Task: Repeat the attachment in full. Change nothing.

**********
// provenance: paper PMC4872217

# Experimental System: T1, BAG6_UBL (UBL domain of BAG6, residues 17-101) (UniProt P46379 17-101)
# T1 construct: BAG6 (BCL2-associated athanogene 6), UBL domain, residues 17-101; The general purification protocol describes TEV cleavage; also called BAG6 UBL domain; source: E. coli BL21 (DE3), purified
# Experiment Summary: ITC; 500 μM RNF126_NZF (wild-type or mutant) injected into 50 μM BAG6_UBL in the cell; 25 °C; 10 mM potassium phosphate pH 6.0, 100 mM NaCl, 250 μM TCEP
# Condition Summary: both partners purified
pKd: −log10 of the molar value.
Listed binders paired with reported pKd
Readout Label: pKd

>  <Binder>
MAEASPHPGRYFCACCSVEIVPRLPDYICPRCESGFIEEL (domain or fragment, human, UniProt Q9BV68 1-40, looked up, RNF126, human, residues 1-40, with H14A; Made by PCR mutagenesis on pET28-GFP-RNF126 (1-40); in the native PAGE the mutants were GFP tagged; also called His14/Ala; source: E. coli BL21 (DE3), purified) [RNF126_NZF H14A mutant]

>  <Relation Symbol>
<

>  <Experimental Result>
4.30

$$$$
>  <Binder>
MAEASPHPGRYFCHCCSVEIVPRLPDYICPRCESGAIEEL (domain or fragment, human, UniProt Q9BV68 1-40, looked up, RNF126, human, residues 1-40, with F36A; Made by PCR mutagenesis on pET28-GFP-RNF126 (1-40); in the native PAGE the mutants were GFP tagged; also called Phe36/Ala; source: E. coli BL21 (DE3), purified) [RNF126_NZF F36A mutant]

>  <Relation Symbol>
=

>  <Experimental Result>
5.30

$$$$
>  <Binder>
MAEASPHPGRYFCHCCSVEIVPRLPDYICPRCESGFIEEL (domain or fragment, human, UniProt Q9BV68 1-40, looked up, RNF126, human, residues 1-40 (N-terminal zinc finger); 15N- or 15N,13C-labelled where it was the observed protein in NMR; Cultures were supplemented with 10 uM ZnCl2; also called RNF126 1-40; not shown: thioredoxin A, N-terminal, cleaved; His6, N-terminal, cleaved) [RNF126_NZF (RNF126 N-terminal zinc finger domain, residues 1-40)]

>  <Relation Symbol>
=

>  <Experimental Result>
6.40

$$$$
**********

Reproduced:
// provenance: paper PMC4872217

# Experimental System: T1, BAG6_UBL (UBL domain of BAG6, residues 17-101) (UniProt P46379 17-101)
# T1 construct: BAG6 (BCL2-associated athanogene 6), UBL domain, residues 17-101; The general purification protocol describes TEV cleavage; also called BAG6 UBL domain; source: E. coli BL21 (DE3), purified
# Experiment Summary: ITC; 500 μM RNF126_NZF (wild-type or mutant) injected into 50 μM BAG6_UBL in the cell; 25 °C; 10 mM potassium phosphate pH 6.0, 100 mM NaCl, 250 μM TCEP
# Condition Summary: both partners purified
pKd: −log10 of the molar value.
Listed binders paired with reported pKd
Readout Label: pKd

>  <Binder>
MAEASPHPGRYFCACCSVEIVPRLPDYICPRCESGFIEEL (domain or fragment, human, UniProt Q9BV68 1-40, looked up, RNF126, human, residues 1-40, with H14A; Made by PCR mutagenesis on pET28-GFP-RNF126 (1-40); in the native PAGE the mutants were GFP tagged; also called His14/Ala; source: E. coli BL21 (DE3), purified) [RNF126_NZF H14A mutant]

>  <Relation Symbol>
<

>  <Experimental Result>
4.30

$$$$
>  <Binder>
MAEASPHPGRYFCHCCSVEIVPRLPDYICPRCESGAIEEL (domain or fragment, human, UniProt Q9BV68 1-40, looked up, RNF126, human, residues 1-40, with F36A; Made by PCR mutagenesis on pET28-GFP-RNF126 (1-40); in the native PAGE the mutants were GFP tagged; also called Phe36/Ala; source: E. coli BL21 (DE3), purified) [RNF126_NZF F36A mutant]

>  <Relation Symbol>
=

>  <Experimental Result>
5.30

$$$$
>  <Binder>
MAEASPHPGRYFCHCCSVEIVPRLPDYICPRCESGFIEEL (domain or fragment, human, UniProt Q9BV68 1-40, looked up, RNF126, human, residues 1-40 (N-terminal zinc finger); 15N- or 15N,13C-labelled where it was the observed protein in NMR; Cultures were supplemented with 10 uM ZnCl2; also called RNF126 1-40; not shown: thioredoxin A, N-terminal, cleaved; His6, N-terminal, cleaved) [RNF126_NZF (RNF126 N-terminal zinc finger domain, residues 1-40)]

>  <Relation Symbol>
=

>  <Experimental Result>
6.40

$$$$